Organising CHWs in Mpumalanga


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The Mpumalanga Community Healthcare Worker Interim Committee with the support of the Gauteng Community Health Care Forum and Khanya College has deepened the campaign to organise CHWs. We are part of the national movement to build a national legal case to make all CHWs in the country permanent employees of their respective provincial health departments.

In Mpumalanga we started in October to mobilise CHWs in local clinics to inform them about the national initiative and network of organisations that is organising throughout the country. In Gauteng, Khanya College and the Gauteng Forum is assisting CHWs in Mpumalanga to organise themselves. We visited and spoke to CHWs in different clinics to explain to them about the national case. We encouraged CHWs to participate and sign the national case forms. However, there are many villages that we didn’t reach because of distance even though we tried to communicate using social platforms.

In Mpumalanga there are about 289 clinics but in the time available we only visited 40 clinics. We tried to organise each clinic to elect representatives to work with us and mobilise CHWs to sign the national case petition forms. We created a Whatsapp group of representative in each clinic we organised. We collected 839 signed.

In the campaign we realised that we are dealing with people and have to be polite and patient and to treat them with care and kindness. Some CHWs attacked us with words in the meetings but we answered them with a kind voice, opening their eyes. This helped us to win the trust of CHWs to participate in the national campaign. We managed to take some CHWs from the darkness and bring light to them, teaching them their rights.

In many clinics CHWs face many challenges. The CHWs care for patients, take their high blood pressure, deliver medicine, collect data they are not recognised. Sometimes CHWs don’t even have time to eat, or shelter from the rain and the cold, they are bullied and treated unfairly.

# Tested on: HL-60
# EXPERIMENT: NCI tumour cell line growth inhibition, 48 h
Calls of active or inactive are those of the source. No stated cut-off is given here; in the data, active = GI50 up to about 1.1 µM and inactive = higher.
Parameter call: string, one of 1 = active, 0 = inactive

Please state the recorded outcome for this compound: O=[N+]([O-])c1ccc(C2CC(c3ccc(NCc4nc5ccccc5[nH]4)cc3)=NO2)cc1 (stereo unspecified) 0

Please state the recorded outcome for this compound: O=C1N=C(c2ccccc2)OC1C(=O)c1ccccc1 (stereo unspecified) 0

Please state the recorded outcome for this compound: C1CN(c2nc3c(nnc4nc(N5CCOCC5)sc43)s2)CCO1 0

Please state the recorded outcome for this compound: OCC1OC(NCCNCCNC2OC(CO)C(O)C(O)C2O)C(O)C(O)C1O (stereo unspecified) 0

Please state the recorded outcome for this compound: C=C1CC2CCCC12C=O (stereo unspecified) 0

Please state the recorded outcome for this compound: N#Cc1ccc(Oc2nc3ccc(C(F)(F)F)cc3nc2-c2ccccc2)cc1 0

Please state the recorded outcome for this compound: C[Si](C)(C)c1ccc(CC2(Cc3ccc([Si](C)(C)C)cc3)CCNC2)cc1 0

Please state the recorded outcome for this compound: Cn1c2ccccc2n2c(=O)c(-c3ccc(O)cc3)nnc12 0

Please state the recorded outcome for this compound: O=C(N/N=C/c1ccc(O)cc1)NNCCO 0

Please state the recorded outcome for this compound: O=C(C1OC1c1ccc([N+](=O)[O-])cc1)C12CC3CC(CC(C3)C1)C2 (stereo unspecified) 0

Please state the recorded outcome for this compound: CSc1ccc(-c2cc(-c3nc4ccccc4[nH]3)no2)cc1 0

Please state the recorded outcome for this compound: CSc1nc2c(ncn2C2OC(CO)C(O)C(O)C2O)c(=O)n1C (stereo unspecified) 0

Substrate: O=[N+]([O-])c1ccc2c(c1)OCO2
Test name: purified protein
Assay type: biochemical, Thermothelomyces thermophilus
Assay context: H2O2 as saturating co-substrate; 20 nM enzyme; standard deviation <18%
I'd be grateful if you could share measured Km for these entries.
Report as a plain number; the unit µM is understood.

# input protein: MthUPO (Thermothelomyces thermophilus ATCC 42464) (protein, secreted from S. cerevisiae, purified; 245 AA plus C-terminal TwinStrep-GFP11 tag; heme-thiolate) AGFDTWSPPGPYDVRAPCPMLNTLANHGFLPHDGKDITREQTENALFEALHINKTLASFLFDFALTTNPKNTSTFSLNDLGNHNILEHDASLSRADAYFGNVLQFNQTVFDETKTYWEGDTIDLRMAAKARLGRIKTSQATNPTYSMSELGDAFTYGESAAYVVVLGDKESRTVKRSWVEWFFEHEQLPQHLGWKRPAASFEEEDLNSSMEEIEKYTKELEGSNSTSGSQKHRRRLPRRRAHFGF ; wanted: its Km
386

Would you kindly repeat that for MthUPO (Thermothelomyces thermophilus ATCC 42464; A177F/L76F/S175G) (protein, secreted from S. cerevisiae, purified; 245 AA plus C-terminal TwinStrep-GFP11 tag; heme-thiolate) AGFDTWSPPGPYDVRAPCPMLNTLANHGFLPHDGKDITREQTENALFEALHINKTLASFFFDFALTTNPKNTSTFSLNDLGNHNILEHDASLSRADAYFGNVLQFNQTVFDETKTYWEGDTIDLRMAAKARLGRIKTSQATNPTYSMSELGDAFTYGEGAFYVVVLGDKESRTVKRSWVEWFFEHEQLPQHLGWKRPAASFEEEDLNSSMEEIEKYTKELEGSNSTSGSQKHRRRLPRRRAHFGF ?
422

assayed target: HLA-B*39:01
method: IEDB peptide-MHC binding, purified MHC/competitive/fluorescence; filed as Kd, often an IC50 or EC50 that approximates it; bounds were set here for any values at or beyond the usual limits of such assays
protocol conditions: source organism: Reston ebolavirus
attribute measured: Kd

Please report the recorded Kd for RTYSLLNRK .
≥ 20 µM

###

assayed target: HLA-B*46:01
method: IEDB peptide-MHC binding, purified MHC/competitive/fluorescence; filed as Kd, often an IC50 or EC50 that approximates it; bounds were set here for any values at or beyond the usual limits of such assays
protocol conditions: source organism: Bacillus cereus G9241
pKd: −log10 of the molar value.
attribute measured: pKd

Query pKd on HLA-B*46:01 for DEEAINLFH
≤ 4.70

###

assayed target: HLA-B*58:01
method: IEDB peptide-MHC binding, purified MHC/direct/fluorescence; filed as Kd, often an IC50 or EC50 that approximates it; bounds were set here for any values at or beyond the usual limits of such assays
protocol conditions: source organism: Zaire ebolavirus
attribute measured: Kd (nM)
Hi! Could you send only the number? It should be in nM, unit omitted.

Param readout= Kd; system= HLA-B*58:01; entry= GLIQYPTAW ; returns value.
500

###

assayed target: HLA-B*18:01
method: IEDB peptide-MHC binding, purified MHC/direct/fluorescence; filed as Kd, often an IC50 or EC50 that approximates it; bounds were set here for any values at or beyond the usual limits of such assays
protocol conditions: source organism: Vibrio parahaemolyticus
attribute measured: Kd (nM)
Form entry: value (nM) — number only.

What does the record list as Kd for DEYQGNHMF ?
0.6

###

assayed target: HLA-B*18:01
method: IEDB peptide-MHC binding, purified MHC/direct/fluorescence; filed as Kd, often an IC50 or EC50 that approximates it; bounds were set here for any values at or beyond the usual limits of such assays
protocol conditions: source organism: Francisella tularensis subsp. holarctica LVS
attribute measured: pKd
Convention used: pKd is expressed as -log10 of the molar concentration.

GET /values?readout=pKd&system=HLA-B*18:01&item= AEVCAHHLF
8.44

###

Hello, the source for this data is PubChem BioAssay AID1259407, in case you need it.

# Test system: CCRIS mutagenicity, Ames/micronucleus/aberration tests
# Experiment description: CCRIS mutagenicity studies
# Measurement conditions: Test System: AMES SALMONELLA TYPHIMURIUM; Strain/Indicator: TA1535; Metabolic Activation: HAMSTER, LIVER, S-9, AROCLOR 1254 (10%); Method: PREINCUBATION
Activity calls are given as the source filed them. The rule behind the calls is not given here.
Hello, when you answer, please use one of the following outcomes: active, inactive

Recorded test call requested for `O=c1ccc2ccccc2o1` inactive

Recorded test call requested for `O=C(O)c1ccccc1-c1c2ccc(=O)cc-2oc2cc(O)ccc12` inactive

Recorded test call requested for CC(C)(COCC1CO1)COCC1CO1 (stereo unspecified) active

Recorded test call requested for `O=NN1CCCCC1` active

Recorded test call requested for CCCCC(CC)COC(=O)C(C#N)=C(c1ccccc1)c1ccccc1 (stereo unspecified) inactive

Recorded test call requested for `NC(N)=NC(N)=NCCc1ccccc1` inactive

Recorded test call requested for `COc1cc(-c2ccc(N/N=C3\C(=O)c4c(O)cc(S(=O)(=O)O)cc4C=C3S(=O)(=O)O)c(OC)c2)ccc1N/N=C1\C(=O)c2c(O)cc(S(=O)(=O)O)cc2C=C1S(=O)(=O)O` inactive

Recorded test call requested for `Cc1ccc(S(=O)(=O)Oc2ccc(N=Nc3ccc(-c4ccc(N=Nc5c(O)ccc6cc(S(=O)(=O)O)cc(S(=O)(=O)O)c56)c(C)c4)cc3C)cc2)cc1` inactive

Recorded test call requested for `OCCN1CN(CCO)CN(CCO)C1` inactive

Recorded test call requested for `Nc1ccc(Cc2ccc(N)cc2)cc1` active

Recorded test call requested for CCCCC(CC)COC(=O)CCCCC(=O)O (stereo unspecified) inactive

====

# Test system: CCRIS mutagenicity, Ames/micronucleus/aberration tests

During the campaign we experienced problems with some trade unions interferring and misleading CHWs and also from the provincial Department of Health. Some CHWs thought that the unions will fight for them but we explained to the CHWs that the unions are not organising them or including them in the Public Sector Bargaining Council. That’s when CHWs began to change their minds and signed the national case forms. The CHWs are angry with some unions for making promises to make them permanent. Some of the local unions have bad-mouthed us, accused us of being criminals, just wanting to steal CHWs’ money and advised them not to join the national case. The DoH undermined CHWs, saying that they cant even read.

The important thing is that through organising in the local clinics we managed to show CHWs that the unions are not assisting them. It wasn’t easy to win over CHWs to join the national case. We had to prepare information and arguments to persuade the CHWs and speak to them face-to-face. The CHWs asked us questions and we answered them. Then they began to believe us.

We will continue the campaign to mobilise CHWs in all the clinics in Mpumalanga because we don’t want to see CHWs left out without forcing them to sign the national case forms.

We want the DOH to make all CHWs permanent with immediately effect. We want full benefits for all and quality healthcare for our communities.

We are proud of Khanya College and Gauteng Forum for standing with us.

This article was submitted in January 2022. You may republish this article, so long as you credit the authors and Karibu! Online (www.Karibu.org.za), and do not change the text. Please include a link back to the original article.

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